These findings indicate that testing for antibodies to AQP4 could help neurologists distinguish between NMO and multiple sclerosis and between NMO and other demyelinating diseases of the CNS. In addition, the new radioimmunoprecipitation assay provides a standardized, high-throughput way to quantitatively test for these antibodies, whereas the indirect immune fluorescence assay for measurement of unspecific NMO-IgG is observer-dependent and nonquantitative. Although these findings need to be confirmed in more patients and the assay's reliability demonstrated in different settings, the measurement of antibodies to AQP4 by radioimmunoprecipitation may become a standard part of the differential diagnosis of NMO. Additional research will determine whether AQP4 is the only protein targeted by autoantibodies in NMO and whether this targeting is a critical part of the disease process.
Additional Information.
Please access these Web sites via the online version of this summary at http://dx.doi.org/10.1371/journal.pmed.0040133.
US National Institute of Neurological Disorders and Stroke has information for patients who have neuromyelitis optica, transverse myelitis, and multiple sclerosis
The Transverse Myelitis Association offers information and useful links for patients and their carers about transverse myelitis and neuromyelitis optica (in several languages, including English and Spanish)
Mayo Clinic information for patients on Devic's syndrome
Medline Plus encyclopedia pages discuss autoimmune disorders (in English and Spanish)
A brief overview of aquaporins is available from the University of Miami
The American MS Society has information on MS
doi:10.1371/journal.pmed.0040133
PMCID: PMC1852124  PMID: 17439296
4.  Anti-Aquaporin-1 Autoantibodies in Patients with Neuromyelitis Optica Spectrum Disorders 
PLoS ONE  2013;8(9):e74773.
Autoantibodies against aquaporin-4 (AQP4), a water channel in CNS astrocytes, are detected in ∼50–80% of patients with neuromyelitis optica spectrum disorders (NMOsd), characterized by longitudinally extensive transverse myelitis (LETM) and/or optic neuritis. Although these autoantibodies present an invaluable biomarker for NMOsd and for the differential diagnosis of multiple sclerosis (MS), diagnosis of anti-AQP4-seronegative NMOsd remains challenging. We hypothesized that seronegative NMOsd patients might have autoantibodies against aquaporin-1 (AQP1), another water channel in CNS astrocytes. We initially developed a radioimmunoprecipitation assay to search for anti-AQP1 antibodies in sera from 632 individuals. Anti-AQP1 or anti-AQP4 autoantibodies were detected in 16.7% and 12%, respectively, of 348 patients with suspected NMOsd. Anti-AQP1 specificity was confirmed by competition, protein immunoblotting and ELISA assays, whereas epitope localization was studied by immunoadsorption on intact cells expressing AQP1 and peptide mapping experiments. Most anti-AQP1 autoantibodies were of the complement-activating IgG1 subclass and the majority bound to the extracellular domain of AQP1, suggesting a possible pathogenic role. Five out of 42 MS patients had anti-AQP1 antibodies, but 2 of them also had spinal cord lesions, while the anti-AQP1 antibodies in the other 3 bound to the cytoplasmic domain of AQP1. Anti-AQP1 antibodies were not detected in 100 healthy individuals or 142 patients with non-demyelinating neuroimmune diseases. Analysis of 17 anti-AQP1+/anti-AQP4- patients with suspected NMOsd showed that 5 had NMO and 11 had LETM. 12/17 of these sera bound predominantly to the extracellular AQP1 loop-Α. Overall, we found that anti-AQP1 autoantibodies are present in a subgroup of patients with chronic demyelination in the CNS and similarities with anti-AQP4-seronegative NMOsd, offering a novel potential biomarker for CNS demyelination disorders.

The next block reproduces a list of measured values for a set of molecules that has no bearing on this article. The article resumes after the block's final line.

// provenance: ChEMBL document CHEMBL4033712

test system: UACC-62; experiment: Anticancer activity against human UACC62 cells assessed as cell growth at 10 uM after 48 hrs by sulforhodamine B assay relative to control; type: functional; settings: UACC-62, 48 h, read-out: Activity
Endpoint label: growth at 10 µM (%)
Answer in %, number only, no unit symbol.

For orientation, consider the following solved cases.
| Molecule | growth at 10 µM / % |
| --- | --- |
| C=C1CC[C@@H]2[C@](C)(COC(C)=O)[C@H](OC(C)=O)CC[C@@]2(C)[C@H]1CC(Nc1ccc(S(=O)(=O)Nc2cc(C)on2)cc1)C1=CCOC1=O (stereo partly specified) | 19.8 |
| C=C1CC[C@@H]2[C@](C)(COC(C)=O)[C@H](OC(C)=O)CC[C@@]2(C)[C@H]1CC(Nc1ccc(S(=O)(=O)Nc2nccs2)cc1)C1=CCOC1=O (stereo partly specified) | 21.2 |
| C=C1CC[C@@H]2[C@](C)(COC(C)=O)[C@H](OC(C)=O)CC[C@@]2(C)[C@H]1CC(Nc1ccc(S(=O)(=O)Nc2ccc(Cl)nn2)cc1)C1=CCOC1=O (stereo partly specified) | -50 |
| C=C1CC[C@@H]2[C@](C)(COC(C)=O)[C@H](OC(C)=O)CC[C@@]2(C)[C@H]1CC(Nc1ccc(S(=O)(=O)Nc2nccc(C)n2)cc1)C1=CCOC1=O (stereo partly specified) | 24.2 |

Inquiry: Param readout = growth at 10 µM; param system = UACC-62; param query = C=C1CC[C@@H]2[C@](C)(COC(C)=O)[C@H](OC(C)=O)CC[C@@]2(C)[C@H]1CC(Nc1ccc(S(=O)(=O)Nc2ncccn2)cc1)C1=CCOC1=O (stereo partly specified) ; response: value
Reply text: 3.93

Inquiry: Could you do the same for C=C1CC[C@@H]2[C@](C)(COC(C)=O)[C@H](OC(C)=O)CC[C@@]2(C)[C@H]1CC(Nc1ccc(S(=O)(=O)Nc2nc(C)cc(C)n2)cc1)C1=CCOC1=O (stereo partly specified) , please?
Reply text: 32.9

doi:10.1371/journal.pone.0074773
PMCID: PMC3781161  PMID: 24086369
5.  Distinction between MOG antibody-positive and AQP4 antibody-positive NMO spectrum disorders 
Neurology  2014;82(6):474-481.
Objective:
To evaluate clinical features among patients with neuromyelitis optica spectrum disorders (NMOSD) who have myelin oligodendrocyte glycoprotein (MOG) antibodies, aquaporin-4 (AQP4) antibodies, or seronegativity for both antibodies.
Methods:
Sera from patients diagnosed with NMOSD in 1 of 3 centers (2 sites in Brazil and 1 site in Japan) were tested for MOG and AQP4 antibodies using cell-based assays with live transfected cells.
Results:
Among the 215 patients with NMOSD, 7.4% (16/215) were positive for MOG antibodies and 64.7% (139/215) were positive for AQP4 antibodies. No patients were positive for both antibodies. Patients with MOG antibodies represented 21.1% (16/76) of the patients negative for AQP4 antibodies. Compared with patients with AQP4 antibodies or patients who were seronegative, patients with MOG antibodies were more frequently male, had a more restricted phenotype (optic nerve more than spinal cord), more frequently had bilateral simultaneous optic neuritis, more often had a single attack, had spinal cord lesions distributed in the lower portion of the spinal cord, and usually demonstrated better functional recovery after an attack.
Conclusions:
Patients with NMOSD with MOG antibodies have distinct clinical features, fewer attacks, and better recovery than patients with AQP4 antibodies or patients seronegative for both antibodies.